The Orange YMCA was only a few hundred feet from the East Orange line just a short ride by bicycle, car, or bus from the Stockton School neighborhood.
I attended day camp there for several summers with the mornings spent in swimming lessons at the Y and the afternoons at a camp in South Mountain Reservation where we were grouped by age into various "tribes," Crow and Blackfoot being the only ones I remember, and we hiked, learned archery, and made leather wallets.
Above: circa 1930
Unfortunately, the swimming lessons were a problem. My father did his best to help me learn when I was young even though opportunities were rare, an early 1950's trip to Lake Mohawk, a visit to a SC lake, occasional visits to the Jersey shore. But it didn't take. I was a terrified sack of skin and bones and sank immediately. My father had grown up in the Ironbound section of Newark a few blocks from the Passaic River and I guess he had learned to swim there in what passed for fresh water in those days. Maybe his older brothers just threw him in at an early age. Or maybe there was a bathhouse in his neighborhood or a YMCA.
By the mid 1950's he decided to turn the job of swimming lessons over to The Orange YMCA and I took lessons during summer day camp and took additional lessons at other times... sometimes with me taking the bus on summer mornings and sometimes with my father taking me on Saturday mornings. I'd plead the proverbial stomach ache and sometimes that would get me out of going. The water was highly chlorinated, pretty cold, and I had to stand on tiptoes to keep my nose above water even in the shallow end. We'd push off from the side and I'd go straight to the bottom and wonder if someone would save me. There were bleachers overlooking the pool and there'd be the occasional spectators at our lessons, parents I hope, now that I look back on it.
And did I mention that the lessons were in the nude? We were required to strip down in the dressing room, take a shower, and then stand with our backs to the wall next to the pool to begin the lesson. Over the years I often wondered if that was a national Y policy or unique to our area. About 50 years later a man heard me describing the lessons and he said the Columbia SC Y had the same policy and he had always wondered if it was unique to that Y. Any feelings of embarrassment about the nudity were probably overwhelmed by my fear of the water so I don't think being naked bothered me that much by comparison. My time at the Y can best be summed up as The Naked and the Dread.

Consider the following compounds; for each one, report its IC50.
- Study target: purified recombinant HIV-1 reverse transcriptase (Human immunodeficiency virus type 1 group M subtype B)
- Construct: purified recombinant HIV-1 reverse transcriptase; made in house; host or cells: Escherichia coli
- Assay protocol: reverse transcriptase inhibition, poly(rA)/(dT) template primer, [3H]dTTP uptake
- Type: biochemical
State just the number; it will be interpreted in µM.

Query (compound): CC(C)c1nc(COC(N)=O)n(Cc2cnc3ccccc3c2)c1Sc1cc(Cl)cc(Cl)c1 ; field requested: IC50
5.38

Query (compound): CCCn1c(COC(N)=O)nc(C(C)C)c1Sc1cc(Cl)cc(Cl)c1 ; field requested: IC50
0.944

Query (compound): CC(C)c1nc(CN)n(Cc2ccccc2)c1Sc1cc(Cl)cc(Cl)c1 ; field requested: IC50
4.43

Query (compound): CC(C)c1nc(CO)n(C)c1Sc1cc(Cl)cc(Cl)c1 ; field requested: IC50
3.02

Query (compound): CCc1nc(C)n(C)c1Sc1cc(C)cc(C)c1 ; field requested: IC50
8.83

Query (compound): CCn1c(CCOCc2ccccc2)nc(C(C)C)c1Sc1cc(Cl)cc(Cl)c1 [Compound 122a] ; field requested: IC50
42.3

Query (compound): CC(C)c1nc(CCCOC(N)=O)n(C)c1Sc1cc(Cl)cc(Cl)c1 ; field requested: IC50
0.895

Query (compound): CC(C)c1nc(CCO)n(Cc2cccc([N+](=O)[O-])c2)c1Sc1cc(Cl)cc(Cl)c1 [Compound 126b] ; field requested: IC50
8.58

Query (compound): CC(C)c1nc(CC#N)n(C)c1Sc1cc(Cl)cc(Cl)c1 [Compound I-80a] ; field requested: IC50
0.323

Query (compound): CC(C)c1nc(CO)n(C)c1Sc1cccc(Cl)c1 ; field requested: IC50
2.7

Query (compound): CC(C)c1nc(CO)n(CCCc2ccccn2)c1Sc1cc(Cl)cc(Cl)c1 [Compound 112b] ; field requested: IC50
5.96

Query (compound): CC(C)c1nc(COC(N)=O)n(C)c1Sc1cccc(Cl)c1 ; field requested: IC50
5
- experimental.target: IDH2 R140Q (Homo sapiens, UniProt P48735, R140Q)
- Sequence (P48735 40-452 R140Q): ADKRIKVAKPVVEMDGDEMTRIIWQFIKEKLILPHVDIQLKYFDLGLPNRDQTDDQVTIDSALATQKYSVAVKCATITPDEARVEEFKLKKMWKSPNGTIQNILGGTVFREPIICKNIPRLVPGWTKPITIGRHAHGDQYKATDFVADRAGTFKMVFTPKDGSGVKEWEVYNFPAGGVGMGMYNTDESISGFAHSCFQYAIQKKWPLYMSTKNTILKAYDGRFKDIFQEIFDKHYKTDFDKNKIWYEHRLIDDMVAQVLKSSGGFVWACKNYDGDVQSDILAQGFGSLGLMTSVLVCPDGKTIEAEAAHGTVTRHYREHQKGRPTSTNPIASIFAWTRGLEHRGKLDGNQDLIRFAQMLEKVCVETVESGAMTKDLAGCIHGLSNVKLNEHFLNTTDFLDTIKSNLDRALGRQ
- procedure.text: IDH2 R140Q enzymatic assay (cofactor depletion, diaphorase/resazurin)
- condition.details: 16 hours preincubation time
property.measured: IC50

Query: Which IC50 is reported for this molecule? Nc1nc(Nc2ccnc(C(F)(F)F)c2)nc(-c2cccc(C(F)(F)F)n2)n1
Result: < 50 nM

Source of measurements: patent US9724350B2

If the Y had had a contraption like the one shown below in this 1930's photo of a bath house in Newark I might have had a better chance of learning to swim. Maybe.
By my teenaged years I had taught myself to swim under water but not on top. After college graduation I enrolled in adult beginner swimming lessons at the YMCA in Alexandria VA and mastered the basics of swimming a couple of laps, treading water for ten minutes and retrieving something from the bottom of the pool, but I never felt any love for the water other than the occasional body surfing at Virginia Beach or Myrtle Beach. I've always applauded my primordial ancestors for dragging themselves out of the water onto dry land and have never seen much reason to go back.
The Orange YMCA was founded in 1885 as the Central Branch YMCA and its first home was a small house on Main Street next to the North Orange Baptist Church which was on the south side of Main St facing Park St. .
Below: from an 1893 book
Two years later in 1887 the brick building shown in the drawing above was built next to Grace Episcopal Church diagonally across Main St from the house and the front portion below was added in 1900.
Above: a Sanborn insurance map from 1895
Above: a Sanborn insurance map from 1912
By 1924 ( but started about 1919) the building had been completely renovated (see 1930 era photo at top of page) and the Metcalf Natatorium* was constructed.
Below: from American Contractor July 1919
* A natatorium is a building dedicated to a swimming pool
One of the founding members of the YMCA in 1885 was industrialist Samuel Colgate:
Below: In this early 1960's view looking ENE across Day Street down Main Street in Orange, the YMCA can be seen as the long brown building in the distance on the right